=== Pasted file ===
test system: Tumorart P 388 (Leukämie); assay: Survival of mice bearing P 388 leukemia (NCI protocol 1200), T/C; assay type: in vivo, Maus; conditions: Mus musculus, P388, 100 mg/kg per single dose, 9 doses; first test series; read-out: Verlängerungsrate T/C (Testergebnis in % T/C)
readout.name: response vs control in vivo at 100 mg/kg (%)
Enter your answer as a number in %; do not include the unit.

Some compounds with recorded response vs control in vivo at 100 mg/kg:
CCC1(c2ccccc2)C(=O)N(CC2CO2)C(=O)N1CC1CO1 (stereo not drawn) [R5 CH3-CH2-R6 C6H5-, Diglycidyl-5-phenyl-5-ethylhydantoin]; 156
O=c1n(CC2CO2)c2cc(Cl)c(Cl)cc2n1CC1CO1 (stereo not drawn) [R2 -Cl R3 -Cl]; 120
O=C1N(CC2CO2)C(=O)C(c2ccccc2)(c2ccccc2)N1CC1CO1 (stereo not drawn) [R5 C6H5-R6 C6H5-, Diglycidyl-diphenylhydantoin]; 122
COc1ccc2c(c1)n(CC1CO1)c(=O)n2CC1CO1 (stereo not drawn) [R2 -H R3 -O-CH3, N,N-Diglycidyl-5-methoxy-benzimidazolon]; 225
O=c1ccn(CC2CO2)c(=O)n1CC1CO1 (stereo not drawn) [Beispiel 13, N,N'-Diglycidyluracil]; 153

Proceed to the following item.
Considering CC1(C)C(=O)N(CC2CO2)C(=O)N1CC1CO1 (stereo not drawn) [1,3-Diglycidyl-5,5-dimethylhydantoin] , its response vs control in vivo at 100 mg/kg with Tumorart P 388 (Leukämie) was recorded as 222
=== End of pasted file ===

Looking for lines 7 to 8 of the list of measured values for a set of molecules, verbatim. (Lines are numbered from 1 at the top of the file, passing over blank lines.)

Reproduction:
O=C1N(CC2CO2)C(=O)C(c2ccccc2)(c2ccccc2)N1CC1CO1 (stereo not drawn) [R5 C6H5-R6 C6H5-, Diglycidyl-diphenylhydantoin]; 122
COc1ccc2c(c1)n(CC1CO1)c(=O)n2CC1CO1 (stereo not drawn) [R2 -H R3 -O-CH3, N,N-Diglycidyl-5-methoxy-benzimidazolon]; 225